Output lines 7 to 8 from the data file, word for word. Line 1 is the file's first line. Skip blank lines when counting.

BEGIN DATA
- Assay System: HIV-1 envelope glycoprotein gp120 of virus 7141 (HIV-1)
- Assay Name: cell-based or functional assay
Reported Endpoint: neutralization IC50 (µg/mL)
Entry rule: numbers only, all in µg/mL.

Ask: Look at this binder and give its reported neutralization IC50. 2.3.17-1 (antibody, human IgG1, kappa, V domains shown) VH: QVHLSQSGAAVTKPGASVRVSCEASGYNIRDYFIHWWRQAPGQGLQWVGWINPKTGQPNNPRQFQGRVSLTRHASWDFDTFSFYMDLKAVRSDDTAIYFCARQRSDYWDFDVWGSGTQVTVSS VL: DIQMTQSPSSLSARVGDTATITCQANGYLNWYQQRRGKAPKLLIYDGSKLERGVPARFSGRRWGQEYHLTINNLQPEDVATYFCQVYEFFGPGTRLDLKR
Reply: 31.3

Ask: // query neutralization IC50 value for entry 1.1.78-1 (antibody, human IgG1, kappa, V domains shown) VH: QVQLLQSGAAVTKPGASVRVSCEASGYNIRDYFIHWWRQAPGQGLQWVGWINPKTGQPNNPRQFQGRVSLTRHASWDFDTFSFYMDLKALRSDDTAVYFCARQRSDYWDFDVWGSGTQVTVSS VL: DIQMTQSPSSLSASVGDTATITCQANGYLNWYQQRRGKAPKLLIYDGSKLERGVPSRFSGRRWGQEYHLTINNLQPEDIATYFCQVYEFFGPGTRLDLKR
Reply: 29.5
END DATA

Ask: // query neutralization IC50 value for entry 1.1.78-1 (antibody, human IgG1, kappa, V domains shown) VH: QVQLLQSGAAVTKPGASVRVSCEASGYNIRDYFIHWWRQAPGQGLQWVGWINPKTGQPNNPRQFQGRVSLTRHASWDFDTFSFYMDLKALRSDDTAVYFCARQRSDYWDFDVWGSGTQVTVSS VL: DIQMTQSPSSLSASVGDTATITCQANGYLNWYQQRRGKAPKLLIYDGSKLERGVPSRFSGRRWGQEYHLTINNLQPEDIATYFCQVYEFFGPGTRLDLKR
Reply: 29.5